tv BBC News BBC News September 23, 2018 4:00pm-4:31pm BST
this is bbc news. the headlines. labour's leadership team say they ‘would back members‘ on another brexit vote. i'm there elected as the leader of this party. elected as the leader in order to bring greater democracy to this party. there will be a clear vote in conference, i don't know what's going to come out of all the meetings that are going on. and i'm in liverpool where there is a very lively debate and certainly no agreement about whether labour should back another referendum. following eu leaders‘ rejection of theresa may's chequers plan last week, the brexit secretary says he won't let the eu dictate negotiations. this is a bump in the road. dictate negotiations. we will hold our nerve. dictate negotiations. we will keep our cool and will keep negotiating in good faith. i think we need to keep these negotiations going. us media giant comcast wins a bidding war to take control of tv broadcaster sky. shareholders are urged to accept the offer.
iran's president accuses american—backed gulf states of supporting groups behind a deadly terror attack on a military parade yesterday. falling for scams — reports of fraud almost double in 3 years. a bbc investigation reveals fraudsters scammed almost 50,000 older people last year — with six people over 60 falling victim every hour. could the bbc thriller bodyguard be behind a surge in interest in counter—terrorism jobs? the metropolitan police say thousands have visited their recruitment pages in recent weeks. and coming up at half past four — turning plastic waste into fuel — we find out how it's done on inside out: east. good afternoon.
jeremy corbyn has confirmed the labour party would support another referendum on brexit — if his party's conference backs the idea this week. mr corbyn says he'd prefer a general election but would abide by the decision of party members. 0ur political correspondent, alex forsyth, reports from liverpool. all behind jeremy. get your copy of labour briefing. at labour's liverpool conference, there's one thing on most people's minds. there is growing demand among the rank and file for a labour to back another public vote on any brexit deal. today, the labour leader said he'd listen to party members. 0ur preference would be for a general election and then we can negotiate our future relationships with europe. but let's see what comes out of conference. we're a democratic party, we're very big. it's the biggest conference we've ever had. given that, do you feel bound by what the conference decides, as the leader? well, obviously. i'm there elected as leader of this party. the government has ruled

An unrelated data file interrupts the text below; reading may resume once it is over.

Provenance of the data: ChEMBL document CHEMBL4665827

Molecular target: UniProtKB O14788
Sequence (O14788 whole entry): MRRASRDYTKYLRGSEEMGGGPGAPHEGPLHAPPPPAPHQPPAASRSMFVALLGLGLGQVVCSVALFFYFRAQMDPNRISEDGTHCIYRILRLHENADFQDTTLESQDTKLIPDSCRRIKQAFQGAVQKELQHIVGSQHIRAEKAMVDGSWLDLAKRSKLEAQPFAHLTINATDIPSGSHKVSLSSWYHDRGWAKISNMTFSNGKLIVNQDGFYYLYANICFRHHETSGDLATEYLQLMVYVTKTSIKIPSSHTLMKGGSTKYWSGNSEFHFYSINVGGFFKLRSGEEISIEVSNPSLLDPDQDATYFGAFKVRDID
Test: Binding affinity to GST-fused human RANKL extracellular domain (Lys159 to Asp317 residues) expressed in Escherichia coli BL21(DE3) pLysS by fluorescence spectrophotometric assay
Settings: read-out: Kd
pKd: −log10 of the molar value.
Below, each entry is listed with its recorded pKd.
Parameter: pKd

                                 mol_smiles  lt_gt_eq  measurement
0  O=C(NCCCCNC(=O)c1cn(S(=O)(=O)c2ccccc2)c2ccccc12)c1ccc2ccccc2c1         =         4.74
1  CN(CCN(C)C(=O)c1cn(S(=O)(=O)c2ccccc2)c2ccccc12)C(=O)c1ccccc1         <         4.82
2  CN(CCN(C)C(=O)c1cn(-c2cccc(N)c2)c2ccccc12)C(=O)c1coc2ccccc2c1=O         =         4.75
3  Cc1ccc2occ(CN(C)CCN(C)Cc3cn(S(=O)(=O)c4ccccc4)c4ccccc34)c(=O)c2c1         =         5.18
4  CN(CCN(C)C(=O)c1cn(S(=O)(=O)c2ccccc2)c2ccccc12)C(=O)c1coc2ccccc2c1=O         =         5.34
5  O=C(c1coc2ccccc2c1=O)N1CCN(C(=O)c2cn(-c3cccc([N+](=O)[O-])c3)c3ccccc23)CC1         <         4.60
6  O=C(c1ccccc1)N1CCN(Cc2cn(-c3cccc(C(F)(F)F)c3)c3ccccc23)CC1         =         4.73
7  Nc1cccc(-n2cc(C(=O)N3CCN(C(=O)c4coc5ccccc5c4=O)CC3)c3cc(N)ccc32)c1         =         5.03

out another election, insisting a brexit deal is possible even after its plan was rejected by the eu. i think what we need to do hold our nerve, keep our cool, continue to negotiate in good faith and really press the eu to be clearer on what their objections are. but here, unsurprisingly, they‘ re not happy leaving it to the government. behind the scenes today, delegates will agree on motions the party will vote on later this week, deciding labour's position on another referendum, and some say it must be clear whether the party backs it or not. it's a bit of a binary choice. you can't really fudge that. we think we need a meaningful vote in parliament. failing that, we think that the prime minister needs to call a general election so we can have the debates among the deal and then it may be that we have to have a people's vote if parliament can't come to a view. but there is a warning. any vote should be about the way we leave the eu, not reversing brexit.
the referendum shouldn't be on, do you want to... do we want to go back into the european union? that shouldn't even be an option? no. because the people have already decided on that. they say they'll listen to party members, but finding a view on brexit that unites labour supporters here and across the country, well, that's a conundrum forjeremy corbyn. let's talk to our chief political correspondent vicki young who is at the labour party conference in liverpool for us now. you heard from len mccluskey their committee was also at a fringe meeting later on and he was talking about the heated issue of reselection or deselection of mps. this is the idea that if the local labour party doesn't like what their mp has been saying, they don't automatically get to stand again at the general election, they can get